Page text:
The other local farmers had an easement agreement with Straen so they could cross his land and water their herds, but Keekik’s passionate desire for emulation put him above the law, or so he believed. True, he had no herds of his own, being only sixteen, and a stable hand on Logi’s farm, but now, crouching behind a tree at the edge of Straen’s property, he felt that ownership was inherently evil, and that resources should be available to all who desired access.
Experiencing an almost ethereal since of giddiness at his self-assigned empowerment, the excitable lad sprung from his hiding place, across the artificial boundary between Logi’s and Straen’s farms, and ran with enough vigor to clean his employer’s stables for a week (though he loathed the task).
Racing past the soil enhancement equipment, he knew exactly what he was going to say. His words would be exoteric when he arrived at the lake where all of the caretakers for the farmers were watering the herds of cukol.
Finally, he passed the last open gate that gave him entry to the gathering at the water. The thin, pale skinned boy climbed up a dozer machine that was sitting idle for the moment, took a wide stance, raised his arms above his head and cried, “Brothers and sisters, hear me,” as loud as he could.
Nudrak, Fene, and the others turned away from their placid animals who were contentedly lapping, to see what all the fuss was about.
“What the hell are you doing here, Keekik?” Fene ran the herds for their mutual employer Logi. “Shouldn’t you be sweeping up the stables? Logi will be cross if you don’t have them cleaned up by the time he brings in the vrus beasts for their feed.” She looked at him with the expression of a stern mother who had found her most troublesome child once again misbehaving.
“Forget about the stables. Forget about Logi. I appeal to you all as kindred spirits. Don’t you see that the rich farmers are exploiting your labor? Throw off your yokes and your chains and join with me. Together, we will share all of the wealth and make each farmer’s property into one great collective.”
He was sweating with excitement, expecting at any minute for the herdsmen and women to cheer him, and embrace his ideals for freedom and equality. Instead they laughed, and not just a few chuckles, but full-blown belly laughs, as if Keekik was a comedy act, and a really good one, too.
“You’ve full of biscuits, boy,” shouted Nudrak.
“Go home and suck on your Mama’s teet until you grow up,” yelled Olgoli.
“He’s been reading his books again, the ones from old Earth,” taunted Fene, which really hurt the boy, since he thought she’d be the first to support him.
“What books?” Custu was new to the farms, having moved to Ai province from Tah less than a season ago, so he was unfamiliar with Keekik’s reputation.
“Some garbage written by…wait a minute…on the tip of my tongue.” Fene scratched her head in mock confusion. “Oh yeah. Someone named Marx, I think.”
“I thought it was Mao,” Nudrak added.
“No, I remember now, it was Stalin, or was it Hitler?” Fene was having way too much fun at Keekik’s expense as far as he was concerned. Then she took a more serious tone again. “Go back to the stables. You’re lucky to have the job you do. Go back before Logi finds out about your foolishness and fires you. Then you’ll have to slave away at some sweatshop in the city, and believe me, I came up that way, and it’s nothing you want to experience.”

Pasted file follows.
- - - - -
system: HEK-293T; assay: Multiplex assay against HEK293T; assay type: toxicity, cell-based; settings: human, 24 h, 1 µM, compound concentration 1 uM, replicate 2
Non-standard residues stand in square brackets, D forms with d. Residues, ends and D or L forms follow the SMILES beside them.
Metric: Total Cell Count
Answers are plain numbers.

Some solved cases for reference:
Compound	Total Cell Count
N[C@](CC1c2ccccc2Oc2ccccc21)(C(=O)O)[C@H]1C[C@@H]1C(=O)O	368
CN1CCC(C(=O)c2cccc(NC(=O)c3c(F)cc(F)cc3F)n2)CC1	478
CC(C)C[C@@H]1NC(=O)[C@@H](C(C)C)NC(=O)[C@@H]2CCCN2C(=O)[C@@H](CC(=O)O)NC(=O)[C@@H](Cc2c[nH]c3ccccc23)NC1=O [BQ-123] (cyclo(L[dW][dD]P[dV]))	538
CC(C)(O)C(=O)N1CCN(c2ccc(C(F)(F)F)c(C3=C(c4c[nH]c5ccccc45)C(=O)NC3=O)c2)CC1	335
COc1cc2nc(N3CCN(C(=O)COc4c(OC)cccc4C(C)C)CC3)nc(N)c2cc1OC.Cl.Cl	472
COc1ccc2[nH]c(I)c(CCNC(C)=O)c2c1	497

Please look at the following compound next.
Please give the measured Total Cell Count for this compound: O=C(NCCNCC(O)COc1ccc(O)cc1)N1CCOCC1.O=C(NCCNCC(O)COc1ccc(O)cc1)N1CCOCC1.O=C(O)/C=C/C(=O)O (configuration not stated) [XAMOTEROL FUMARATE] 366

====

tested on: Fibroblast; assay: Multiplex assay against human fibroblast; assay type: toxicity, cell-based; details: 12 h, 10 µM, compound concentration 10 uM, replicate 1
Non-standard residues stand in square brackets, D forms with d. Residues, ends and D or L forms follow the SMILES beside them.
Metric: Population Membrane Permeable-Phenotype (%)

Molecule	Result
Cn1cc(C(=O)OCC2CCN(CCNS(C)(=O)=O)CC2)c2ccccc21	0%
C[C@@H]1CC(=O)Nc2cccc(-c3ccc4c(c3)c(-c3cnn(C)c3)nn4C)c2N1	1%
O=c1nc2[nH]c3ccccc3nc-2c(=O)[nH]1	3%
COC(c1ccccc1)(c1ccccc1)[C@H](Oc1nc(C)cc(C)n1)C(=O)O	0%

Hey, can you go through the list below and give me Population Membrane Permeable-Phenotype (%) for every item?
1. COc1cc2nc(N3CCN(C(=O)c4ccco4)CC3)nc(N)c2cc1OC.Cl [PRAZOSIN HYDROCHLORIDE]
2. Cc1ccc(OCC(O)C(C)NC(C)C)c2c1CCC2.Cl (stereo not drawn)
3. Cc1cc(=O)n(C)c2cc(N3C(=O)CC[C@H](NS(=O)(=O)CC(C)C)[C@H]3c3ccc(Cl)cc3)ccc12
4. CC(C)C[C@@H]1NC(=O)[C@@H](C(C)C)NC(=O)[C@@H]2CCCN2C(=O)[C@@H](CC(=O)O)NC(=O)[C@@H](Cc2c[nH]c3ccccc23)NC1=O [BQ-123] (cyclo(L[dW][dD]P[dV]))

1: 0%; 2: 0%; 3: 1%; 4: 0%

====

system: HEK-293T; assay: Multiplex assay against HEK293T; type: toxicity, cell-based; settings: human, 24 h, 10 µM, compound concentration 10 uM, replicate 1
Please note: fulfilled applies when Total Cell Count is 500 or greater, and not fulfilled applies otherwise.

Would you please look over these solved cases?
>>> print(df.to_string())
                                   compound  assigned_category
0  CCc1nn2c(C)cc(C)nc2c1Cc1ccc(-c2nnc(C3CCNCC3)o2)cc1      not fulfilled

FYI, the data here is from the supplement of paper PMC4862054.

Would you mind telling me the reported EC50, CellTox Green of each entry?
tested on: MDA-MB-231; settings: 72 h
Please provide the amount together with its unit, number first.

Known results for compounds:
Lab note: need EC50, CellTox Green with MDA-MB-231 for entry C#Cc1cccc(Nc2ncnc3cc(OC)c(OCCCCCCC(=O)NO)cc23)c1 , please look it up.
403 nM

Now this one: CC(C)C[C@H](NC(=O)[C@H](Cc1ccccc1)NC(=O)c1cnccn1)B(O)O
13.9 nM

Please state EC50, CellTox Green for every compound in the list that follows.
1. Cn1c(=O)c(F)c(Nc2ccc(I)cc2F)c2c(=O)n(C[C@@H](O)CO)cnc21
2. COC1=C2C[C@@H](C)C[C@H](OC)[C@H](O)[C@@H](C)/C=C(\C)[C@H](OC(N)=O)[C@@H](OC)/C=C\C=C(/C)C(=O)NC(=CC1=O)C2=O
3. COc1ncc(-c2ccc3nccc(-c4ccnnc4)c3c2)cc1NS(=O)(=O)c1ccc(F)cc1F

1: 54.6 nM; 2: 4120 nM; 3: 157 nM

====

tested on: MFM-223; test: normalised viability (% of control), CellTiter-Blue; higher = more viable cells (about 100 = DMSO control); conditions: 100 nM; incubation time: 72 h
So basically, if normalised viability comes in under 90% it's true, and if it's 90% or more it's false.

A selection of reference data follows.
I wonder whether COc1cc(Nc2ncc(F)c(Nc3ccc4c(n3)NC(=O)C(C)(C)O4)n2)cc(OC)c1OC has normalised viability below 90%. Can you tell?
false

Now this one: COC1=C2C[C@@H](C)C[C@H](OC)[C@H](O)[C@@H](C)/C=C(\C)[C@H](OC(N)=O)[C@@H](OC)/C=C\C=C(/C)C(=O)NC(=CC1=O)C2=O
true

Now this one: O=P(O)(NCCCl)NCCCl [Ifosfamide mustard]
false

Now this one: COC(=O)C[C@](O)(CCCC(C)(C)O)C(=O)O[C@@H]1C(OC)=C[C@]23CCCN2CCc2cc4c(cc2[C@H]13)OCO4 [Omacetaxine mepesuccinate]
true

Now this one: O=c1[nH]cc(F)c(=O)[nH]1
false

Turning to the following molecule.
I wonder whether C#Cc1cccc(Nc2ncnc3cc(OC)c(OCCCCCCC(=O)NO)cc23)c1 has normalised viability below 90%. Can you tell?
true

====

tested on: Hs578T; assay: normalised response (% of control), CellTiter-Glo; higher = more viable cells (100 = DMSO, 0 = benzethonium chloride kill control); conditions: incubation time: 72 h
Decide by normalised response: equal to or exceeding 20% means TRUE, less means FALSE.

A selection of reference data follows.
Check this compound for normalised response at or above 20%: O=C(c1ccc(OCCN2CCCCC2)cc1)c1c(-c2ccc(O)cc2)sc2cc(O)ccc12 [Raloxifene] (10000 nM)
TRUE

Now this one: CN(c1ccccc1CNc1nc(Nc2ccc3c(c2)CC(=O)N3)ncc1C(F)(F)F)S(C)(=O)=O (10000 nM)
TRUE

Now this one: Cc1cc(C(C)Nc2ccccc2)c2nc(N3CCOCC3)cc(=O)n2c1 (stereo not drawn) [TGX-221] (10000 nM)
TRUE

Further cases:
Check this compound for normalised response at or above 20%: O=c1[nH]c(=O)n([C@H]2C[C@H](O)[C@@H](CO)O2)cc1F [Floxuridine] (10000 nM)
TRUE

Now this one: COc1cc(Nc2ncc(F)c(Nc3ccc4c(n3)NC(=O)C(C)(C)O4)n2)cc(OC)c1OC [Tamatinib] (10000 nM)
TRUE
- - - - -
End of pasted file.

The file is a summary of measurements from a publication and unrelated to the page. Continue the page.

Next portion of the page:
“And stop reading all that nonsense, boy.” Nudrak had ceased laughing as had all the others. He walked over to the dozer and looked up. “Get down here.” The boy complied and stood before the wide-built, dark bearded herdsman, his head hung low.
Nudrak put his hand on the lad’s shoulder. “Now see here. Straen, Logi, and all the other farmers worked hard to grow crops, breed herds of transport and food beasts. They were the first generation colonists that came here fifty years ago, and they could have died. Instead, they labored night and day, sacrificed, did without even the simplest things you take for granted today. You’re too young, but I was a boy like you in those days. Now go home. Do what we did. Work hard. Show Logi you’ve got potential. Maybe he’ll promote you to the herds, or the harvesters if you’re good enough. There’s no short cuts on colony worlds. You either make it, or you don’t.”
Keekik trudged back down the road, kicking at rocks, trying to hold back his tears. He’d studied the texts every night for months and thought he understood what was wrong with the world, especially the part where had to shovel vrus dung. Where had he gone wrong?
I wrote this for the Bonus Wordle “The Letter E” writing challenge hosted at Mindlovemisery’s Menagerie. The idea is to craft a poem, short story, or other creative work using at least ten of the following twelve words:
Exoteric ((adj.) suitable for or communicated to the general public: not belonging, limited, or pertaining to the inner or select circle, as of disciples or intimates: popular, simple, common place
Emulation ((n.) effort or desire to equal or excel others: jealous rivalry)
I used ten and bolded them in my story so the reader could pick them out more easily.
It was the word “Emulation” that set the tone for my story and the naiveté of youth, some of them, anyway.